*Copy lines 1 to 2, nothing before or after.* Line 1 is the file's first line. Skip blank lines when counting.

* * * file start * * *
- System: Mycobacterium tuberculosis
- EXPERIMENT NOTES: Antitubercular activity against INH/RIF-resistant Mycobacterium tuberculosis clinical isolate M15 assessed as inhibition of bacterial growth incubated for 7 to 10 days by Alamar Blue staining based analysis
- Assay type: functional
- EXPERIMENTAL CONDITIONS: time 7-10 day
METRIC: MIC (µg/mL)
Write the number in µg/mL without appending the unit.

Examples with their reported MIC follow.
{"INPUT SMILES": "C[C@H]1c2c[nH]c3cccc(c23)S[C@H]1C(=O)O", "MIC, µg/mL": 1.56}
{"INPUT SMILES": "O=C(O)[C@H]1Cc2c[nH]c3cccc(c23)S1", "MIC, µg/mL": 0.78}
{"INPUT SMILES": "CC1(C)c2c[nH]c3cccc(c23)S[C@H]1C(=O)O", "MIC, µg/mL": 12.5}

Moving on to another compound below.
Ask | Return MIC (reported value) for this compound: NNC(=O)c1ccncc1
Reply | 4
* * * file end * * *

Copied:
- System: Mycobacterium tuberculosis
- EXPERIMENT NOTES: Antitubercular activity against INH/RIF-resistant Mycobacterium tuberculosis clinical isolate M15 assessed as inhibition of bacterial growth incubated for 7 to 10 days by Alamar Blue staining based analysis